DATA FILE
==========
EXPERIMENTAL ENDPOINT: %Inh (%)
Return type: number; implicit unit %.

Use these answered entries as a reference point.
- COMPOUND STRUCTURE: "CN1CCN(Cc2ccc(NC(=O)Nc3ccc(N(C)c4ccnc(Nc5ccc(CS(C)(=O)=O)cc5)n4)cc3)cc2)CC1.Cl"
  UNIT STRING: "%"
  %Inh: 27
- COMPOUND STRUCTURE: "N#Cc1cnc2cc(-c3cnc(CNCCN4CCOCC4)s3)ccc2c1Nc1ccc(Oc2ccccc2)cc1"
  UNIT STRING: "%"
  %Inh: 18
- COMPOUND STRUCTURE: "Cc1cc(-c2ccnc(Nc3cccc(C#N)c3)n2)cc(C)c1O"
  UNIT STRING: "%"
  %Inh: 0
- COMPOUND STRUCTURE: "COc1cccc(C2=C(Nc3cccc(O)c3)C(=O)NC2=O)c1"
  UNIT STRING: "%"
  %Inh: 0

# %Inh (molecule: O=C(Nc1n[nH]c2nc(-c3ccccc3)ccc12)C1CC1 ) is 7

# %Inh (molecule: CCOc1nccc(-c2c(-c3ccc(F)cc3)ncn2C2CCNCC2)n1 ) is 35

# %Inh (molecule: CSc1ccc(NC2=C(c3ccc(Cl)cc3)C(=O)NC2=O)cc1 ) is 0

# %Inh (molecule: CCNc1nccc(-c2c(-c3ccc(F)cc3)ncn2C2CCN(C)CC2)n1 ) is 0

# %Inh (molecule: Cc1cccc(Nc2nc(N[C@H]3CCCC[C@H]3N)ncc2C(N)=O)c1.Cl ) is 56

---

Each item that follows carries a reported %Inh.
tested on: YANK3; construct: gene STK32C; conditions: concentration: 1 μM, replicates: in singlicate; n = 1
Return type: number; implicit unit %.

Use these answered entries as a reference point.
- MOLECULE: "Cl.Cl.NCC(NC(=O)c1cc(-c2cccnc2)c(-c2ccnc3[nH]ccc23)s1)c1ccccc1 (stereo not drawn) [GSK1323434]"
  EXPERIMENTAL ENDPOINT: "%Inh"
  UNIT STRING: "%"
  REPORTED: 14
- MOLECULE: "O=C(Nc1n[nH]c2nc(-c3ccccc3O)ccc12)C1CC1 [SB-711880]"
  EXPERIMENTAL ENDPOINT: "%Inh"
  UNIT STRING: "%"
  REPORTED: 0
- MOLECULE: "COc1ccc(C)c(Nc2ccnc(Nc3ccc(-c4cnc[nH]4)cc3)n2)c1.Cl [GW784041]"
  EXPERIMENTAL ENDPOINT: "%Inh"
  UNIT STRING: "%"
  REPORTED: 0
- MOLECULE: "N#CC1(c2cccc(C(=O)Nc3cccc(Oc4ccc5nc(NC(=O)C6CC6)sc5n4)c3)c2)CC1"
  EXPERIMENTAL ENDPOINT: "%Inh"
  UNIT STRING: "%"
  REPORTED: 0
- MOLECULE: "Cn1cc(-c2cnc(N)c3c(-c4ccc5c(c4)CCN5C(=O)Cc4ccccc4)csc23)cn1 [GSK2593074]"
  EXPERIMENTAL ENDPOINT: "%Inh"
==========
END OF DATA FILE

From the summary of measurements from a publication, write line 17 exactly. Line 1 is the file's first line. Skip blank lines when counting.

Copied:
# %Inh (molecule: CCOc1nccc(-c2c(-c3ccc(F)cc3)ncn2C2CCNCC2)n1 ) is 35